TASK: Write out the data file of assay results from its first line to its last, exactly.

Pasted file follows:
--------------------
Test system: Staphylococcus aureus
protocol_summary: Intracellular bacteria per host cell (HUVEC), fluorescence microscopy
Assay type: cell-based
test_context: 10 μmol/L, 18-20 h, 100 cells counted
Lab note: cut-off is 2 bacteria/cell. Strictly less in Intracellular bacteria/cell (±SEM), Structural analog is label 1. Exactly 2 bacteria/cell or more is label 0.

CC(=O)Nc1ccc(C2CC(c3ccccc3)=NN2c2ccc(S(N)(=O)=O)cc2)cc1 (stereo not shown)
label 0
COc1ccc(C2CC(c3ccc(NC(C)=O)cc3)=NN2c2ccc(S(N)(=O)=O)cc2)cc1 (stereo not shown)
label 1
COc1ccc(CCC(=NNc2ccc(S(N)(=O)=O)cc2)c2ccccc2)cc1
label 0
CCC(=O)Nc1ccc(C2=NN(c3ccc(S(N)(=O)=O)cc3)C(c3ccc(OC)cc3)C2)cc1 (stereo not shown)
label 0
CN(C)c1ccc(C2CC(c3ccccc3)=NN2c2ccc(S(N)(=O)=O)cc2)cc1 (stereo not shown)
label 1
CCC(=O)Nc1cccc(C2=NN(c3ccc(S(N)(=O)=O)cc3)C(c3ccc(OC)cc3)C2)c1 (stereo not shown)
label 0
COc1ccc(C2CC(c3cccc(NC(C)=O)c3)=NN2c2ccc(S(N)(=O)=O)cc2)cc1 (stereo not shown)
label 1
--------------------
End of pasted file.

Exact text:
Test system: Staphylococcus aureus
protocol_summary: Intracellular bacteria per host cell (HUVEC), fluorescence microscopy
Assay type: cell-based
test_context: 10 μmol/L, 18-20 h, 100 cells counted
Lab note: cut-off is 2 bacteria/cell. Strictly less in Intracellular bacteria/cell (±SEM), Structural analog is label 1. Exactly 2 bacteria/cell or more is label 0.

CC(=O)Nc1ccc(C2CC(c3ccccc3)=NN2c2ccc(S(N)(=O)=O)cc2)cc1 (stereo not shown)
label 0
COc1ccc(C2CC(c3ccc(NC(C)=O)cc3)=NN2c2ccc(S(N)(=O)=O)cc2)cc1 (stereo not shown)
label 1
COc1ccc(CCC(=NNc2ccc(S(N)(=O)=O)cc2)c2ccccc2)cc1
label 0
CCC(=O)Nc1ccc(C2=NN(c3ccc(S(N)(=O)=O)cc3)C(c3ccc(OC)cc3)C2)cc1 (stereo not shown)
label 0
CN(C)c1ccc(C2CC(c3ccccc3)=NN2c2ccc(S(N)(=O)=O)cc2)cc1 (stereo not shown)
label 1
CCC(=O)Nc1cccc(C2=NN(c3ccc(S(N)(=O)=O)cc3)C(c3ccc(OC)cc3)C2)c1 (stereo not shown)
label 0
COc1ccc(C2CC(c3cccc(NC(C)=O)c3)=NN2c2ccc(S(N)(=O)=O)cc2)cc1 (stereo not shown)
label 1